* Chiron Corp., of Emeryville, Calif., and its joint business partner, Ortho Diagnostic Systems Inc., of Raritan, N.J., signed an agreement to provide reagents, systems and support to the American Red Cross to screen blood supplies for viral diseases. Ortho Diagnostic is a subsidiary of Johnson & Johnson, of New Brunswick, N.J.

* NeXstar Pharmaceuticals Inc., of Boulder, Colo., will receive $2.4 million a year, a $1.4 million increase, in an extension of a 1993 agreement with Schering AG, of Berlin. The two companies are developing in vivo imaging agents using NeXstar's Selex combinatorial chemistry process. NeXstar's technology creates libraries of oligonucleotides. The nucleotide molecules, called aptamers, are targeted for development as drugs and diagnostics.

* Acorda Therapeutics Inc., of New York, entered an agreement with Elan Corp. plc, of Athlone, Ireland, for use of its drug delivery technology to develop an oral, sustained-release form of fampridine, which is Acorda's compound for treatment of spinal cord injuries. Fampridine, 4-aminopyridine, acts on nerve cells' potassium channels, which when damaged become exposed and short-circuit electrical impulses that control neurological function. Financial terms were not disclosed.

* Alpha-Beta Technology Inc., of Worcester, Mass., entered a collaboration with MycoTox Inc., of Denver, to develop antifungal drugs. Financial terms were not disclosed. In the agreement, Alpha-Beta's small molecule carbohydrate compounds will be screened against MycoTox's library of antifungal targets. Alpha-Beta will retain commercial rights to the drug candidates.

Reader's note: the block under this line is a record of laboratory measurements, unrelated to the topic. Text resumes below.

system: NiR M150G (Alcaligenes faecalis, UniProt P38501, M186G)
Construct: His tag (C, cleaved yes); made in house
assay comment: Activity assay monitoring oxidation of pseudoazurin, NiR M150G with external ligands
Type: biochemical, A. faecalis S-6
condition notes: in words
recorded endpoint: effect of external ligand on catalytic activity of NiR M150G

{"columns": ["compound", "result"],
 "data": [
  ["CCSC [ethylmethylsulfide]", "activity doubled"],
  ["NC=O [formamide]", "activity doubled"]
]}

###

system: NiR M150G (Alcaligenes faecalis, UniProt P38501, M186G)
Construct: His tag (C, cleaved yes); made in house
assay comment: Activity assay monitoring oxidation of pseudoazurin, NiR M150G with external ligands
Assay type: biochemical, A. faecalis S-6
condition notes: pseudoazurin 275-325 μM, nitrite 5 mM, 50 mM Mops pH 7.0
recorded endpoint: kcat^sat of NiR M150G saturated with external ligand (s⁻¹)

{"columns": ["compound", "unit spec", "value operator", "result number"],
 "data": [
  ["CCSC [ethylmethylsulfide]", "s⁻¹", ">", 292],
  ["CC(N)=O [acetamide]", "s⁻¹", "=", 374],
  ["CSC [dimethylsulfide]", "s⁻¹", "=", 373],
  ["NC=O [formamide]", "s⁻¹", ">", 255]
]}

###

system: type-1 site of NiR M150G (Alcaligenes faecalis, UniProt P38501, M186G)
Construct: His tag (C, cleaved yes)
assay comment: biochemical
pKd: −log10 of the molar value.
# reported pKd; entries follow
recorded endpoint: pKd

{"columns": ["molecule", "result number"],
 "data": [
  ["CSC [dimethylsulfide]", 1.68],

* GalaGen Inc., of Arden Hills, Minn., said results of a Phase I trial of Diffistat-G, a polyclonal antibody for treatment of antibiotic-associated diarrhea, revealed the drug was safe and neutralized toxins produced by Clostridium difficile, the bacteria responsible for the condition.

* Novo Nordisk A/S, of Bagsvaerd, Denmark, began selling Norditropin in the U.S. for treatment of children with growth hormone deficiency. Novo received FDA approval of its growth hormone in May 1995, but was barred from entering the U.S. market by federal court action brought by a competitor, Genentech Inc., of South San Francisco. The two companies' patent battles are ongoing.

* SangStat Medical Corp., of Menlo Park, Calif., said the FDA accepted for review its product license application (PLA) for Thymoglobulin, a rabbit anti-thymocyte polyclonal antibody, for treatment of acute graft rejection in organ transplant patients. The drug is sold in 39 countries by Lyon, France-based Pasteur Merieux Connaught and was licensed to SangStat for marketing in the U.S. and Canada. SangStat submitted the Thymoglobulin PLA in January 1997.

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